Wigan arts projects hit the £4.5m jackpot
Arts Council England has announced almost £4.5m worth of grants for Wigan cultural projects.
A number of borough organisations were today (November 4) discovering how much of that cash they will be receiving for their ventures over the next three years.
The biggest recipient appears to be Arts at the Mill, the outfit behind the Old Courts success story which receives £1.05m.
This is on top of the £945,621 it received last year from the Government’s Cultural Recovery Fund for those trying to get back on their feet after Covid-19 lockdowns.
One of the organisation’s current projects is the renovation and bringing-back-into-use of the long neglected Royal Court Theatre on King Street. It also hosts many cultural events at its Crawford Street base.
Arts Council chief executive Darren Henley said: “Arts at the Mill has been revolutionising Wigan’s cultural landscape from its Old Courts base with community-led arts programmes, co-created projects, live events, and a commitment to artist development.
"It will now get regular funding for the first time, receiving £1.05m over the next three years to develop more brilliant and engaging work.”
In total Wigan will receive £4,491,834m – an increase on the previous tranche awarded.
Award-winning ThickSkin Theatre, another newly-funded company, is another beneficiary. It reimagines traditional theatre through bold and ambitious work in both the physical and digital world.
And two more organisations will continue to receive substantial support.
Get It Loud in Libraries programmes high-quality live music in UK libraries, reaching more than 25,000 people since 2005. A teenage Adele performed one of her first gigs as part of the project which has also hosted bands like Wolf Alice and British Sea Power.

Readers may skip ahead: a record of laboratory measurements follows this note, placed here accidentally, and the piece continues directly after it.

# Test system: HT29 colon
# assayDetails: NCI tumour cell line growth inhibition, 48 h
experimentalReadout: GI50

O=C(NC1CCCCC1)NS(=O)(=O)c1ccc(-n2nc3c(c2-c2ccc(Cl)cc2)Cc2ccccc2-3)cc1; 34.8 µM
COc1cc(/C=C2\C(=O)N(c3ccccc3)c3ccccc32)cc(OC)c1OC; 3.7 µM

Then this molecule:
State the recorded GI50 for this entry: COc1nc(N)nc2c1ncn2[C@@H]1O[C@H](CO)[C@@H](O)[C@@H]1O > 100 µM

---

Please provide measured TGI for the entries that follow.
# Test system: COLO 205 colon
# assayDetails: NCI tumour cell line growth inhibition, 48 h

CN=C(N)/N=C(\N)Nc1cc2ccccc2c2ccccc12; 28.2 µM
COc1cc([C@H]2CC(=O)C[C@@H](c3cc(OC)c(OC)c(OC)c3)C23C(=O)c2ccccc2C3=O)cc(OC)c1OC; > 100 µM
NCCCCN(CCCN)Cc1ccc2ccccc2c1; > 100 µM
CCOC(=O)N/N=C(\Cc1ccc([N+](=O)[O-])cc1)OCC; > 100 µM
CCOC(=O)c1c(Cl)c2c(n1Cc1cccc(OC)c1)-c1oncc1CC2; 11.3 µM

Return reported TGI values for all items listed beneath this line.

Improving opportunities for children and young people is a key priority for the Arts Council.
Curious Minds tackles unequal access to culture for children and young people by connecting them, their teachers and youth workers to creative practitioners.
Since being founded in 2009 it has supported 1,800 schools and more than 570 cultural organisations.
Through this investment programme, the Arts Council says it is delivering on the promise of its 10-year strategy Let’s Create: a country transformed by creativity and culture, one in which the creativity of each of us is valued and given the chance to flourish.
Mr Henley said: “This is what the new investment will help deliver. But it is not the only way we are supporting Wigan.
"Our Creative People and Places programme aims to transform access to arts and culture in places where engagement is low and in Wigan its local project ‘Down To Earth’ invites Wigan residents to shape and create art, focusing on the borough’s green spaces as sites for creative events.
“This support builds on Wigan’s own excellent cultural manifesto, The Fire Within, which outlines an ambitious culture-led transformation of the borough.
“As Chief Executive of the Arts Council, I spend a lot of time travelling around the country, and I see how investment in arts and culture can transform lives and help bring jobs and fresh confidence to communities.“This week’s announcement is a vote of confidence in Wigan and will enable more people than ever to share in the benefits that great arts, creativity, and culture can bring.”